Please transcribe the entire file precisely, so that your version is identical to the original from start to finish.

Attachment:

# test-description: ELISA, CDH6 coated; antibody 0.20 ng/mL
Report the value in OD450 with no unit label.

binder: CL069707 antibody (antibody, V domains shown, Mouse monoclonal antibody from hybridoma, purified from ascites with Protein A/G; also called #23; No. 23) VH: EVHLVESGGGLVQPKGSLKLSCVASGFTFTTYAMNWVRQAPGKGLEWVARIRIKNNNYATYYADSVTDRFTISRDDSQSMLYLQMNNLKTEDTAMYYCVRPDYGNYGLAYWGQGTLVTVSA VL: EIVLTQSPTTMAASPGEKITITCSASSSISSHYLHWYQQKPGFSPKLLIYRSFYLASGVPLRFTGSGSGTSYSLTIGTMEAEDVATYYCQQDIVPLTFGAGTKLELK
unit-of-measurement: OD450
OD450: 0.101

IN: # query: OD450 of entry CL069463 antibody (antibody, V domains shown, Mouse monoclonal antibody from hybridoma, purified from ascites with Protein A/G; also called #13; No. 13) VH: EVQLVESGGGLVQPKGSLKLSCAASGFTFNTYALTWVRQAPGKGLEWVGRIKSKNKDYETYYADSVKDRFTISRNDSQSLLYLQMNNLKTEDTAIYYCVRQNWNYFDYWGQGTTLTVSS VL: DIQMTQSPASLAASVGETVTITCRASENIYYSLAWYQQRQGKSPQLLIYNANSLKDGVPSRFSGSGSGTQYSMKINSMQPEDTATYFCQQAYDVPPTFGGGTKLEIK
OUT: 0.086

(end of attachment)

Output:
# test-description: ELISA, CDH6 coated; antibody 0.20 ng/mL
Report the value in OD450 with no unit label.

binder: CL069707 antibody (antibody, V domains shown, Mouse monoclonal antibody from hybridoma, purified from ascites with Protein A/G; also called #23; No. 23) VH: EVHLVESGGGLVQPKGSLKLSCVASGFTFTTYAMNWVRQAPGKGLEWVARIRIKNNNYATYYADSVTDRFTISRDDSQSMLYLQMNNLKTEDTAMYYCVRPDYGNYGLAYWGQGTLVTVSA VL: EIVLTQSPTTMAASPGEKITITCSASSSISSHYLHWYQQKPGFSPKLLIYRSFYLASGVPLRFTGSGSGTSYSLTIGTMEAEDVATYYCQQDIVPLTFGAGTKLELK
unit-of-measurement: OD450
OD450: 0.101

IN: # query: OD450 of entry CL069463 antibody (antibody, V domains shown, Mouse monoclonal antibody from hybridoma, purified from ascites with Protein A/G; also called #13; No. 13) VH: EVQLVESGGGLVQPKGSLKLSCAASGFTFNTYALTWVRQAPGKGLEWVGRIKSKNKDYETYYADSVKDRFTISRNDSQSLLYLQMNNLKTEDTAIYYCVRQNWNYFDYWGQGTTLTVSS VL: DIQMTQSPASLAASVGETVTITCRASENIYYSLAWYQQRQGKSPQLLIYNANSLKDGVPSRFSGSGSGTQYSMKINSMQPEDTATYFCQQAYDVPPTFGGGTKLEIK
OUT: 0.086